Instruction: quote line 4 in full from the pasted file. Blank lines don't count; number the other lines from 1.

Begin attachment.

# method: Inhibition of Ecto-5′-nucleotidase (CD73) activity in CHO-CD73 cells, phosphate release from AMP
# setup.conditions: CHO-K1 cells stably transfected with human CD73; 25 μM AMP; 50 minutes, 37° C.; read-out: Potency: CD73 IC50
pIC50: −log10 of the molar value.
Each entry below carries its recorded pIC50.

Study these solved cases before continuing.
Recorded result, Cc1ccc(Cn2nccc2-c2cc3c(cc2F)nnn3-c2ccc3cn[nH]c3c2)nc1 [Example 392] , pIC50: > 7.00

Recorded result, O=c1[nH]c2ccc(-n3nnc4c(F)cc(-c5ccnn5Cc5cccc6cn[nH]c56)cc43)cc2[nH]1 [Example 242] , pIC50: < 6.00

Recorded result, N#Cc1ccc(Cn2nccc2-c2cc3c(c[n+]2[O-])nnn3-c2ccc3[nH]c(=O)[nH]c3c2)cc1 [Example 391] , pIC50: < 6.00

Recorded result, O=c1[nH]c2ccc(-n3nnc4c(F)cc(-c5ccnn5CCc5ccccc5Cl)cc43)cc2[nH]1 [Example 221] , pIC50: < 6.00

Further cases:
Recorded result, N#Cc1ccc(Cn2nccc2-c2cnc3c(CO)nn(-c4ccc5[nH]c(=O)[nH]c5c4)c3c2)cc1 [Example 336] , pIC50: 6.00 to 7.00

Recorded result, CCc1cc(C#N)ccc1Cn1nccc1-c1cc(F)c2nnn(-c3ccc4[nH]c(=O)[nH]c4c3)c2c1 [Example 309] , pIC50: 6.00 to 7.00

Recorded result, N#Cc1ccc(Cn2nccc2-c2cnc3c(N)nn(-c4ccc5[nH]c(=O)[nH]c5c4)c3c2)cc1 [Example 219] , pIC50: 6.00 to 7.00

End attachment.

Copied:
Each entry below carries its recorded pIC50.